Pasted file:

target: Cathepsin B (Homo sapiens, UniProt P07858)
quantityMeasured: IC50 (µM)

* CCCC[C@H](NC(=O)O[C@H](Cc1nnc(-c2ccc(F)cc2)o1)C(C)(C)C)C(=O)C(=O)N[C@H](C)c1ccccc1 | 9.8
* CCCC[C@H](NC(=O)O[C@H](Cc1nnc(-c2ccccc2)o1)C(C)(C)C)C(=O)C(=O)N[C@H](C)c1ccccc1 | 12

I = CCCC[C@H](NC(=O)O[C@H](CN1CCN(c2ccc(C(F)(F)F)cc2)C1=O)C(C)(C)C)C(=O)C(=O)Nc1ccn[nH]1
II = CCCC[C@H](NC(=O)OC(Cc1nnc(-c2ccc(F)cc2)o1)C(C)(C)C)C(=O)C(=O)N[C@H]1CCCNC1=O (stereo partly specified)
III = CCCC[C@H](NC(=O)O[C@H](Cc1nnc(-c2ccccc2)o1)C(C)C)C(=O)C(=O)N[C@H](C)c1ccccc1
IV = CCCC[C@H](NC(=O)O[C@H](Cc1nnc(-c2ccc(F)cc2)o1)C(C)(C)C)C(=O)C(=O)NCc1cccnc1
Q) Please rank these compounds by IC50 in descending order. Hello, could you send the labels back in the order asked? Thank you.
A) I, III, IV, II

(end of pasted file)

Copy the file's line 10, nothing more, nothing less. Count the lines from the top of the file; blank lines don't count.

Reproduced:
A) I, III, IV, II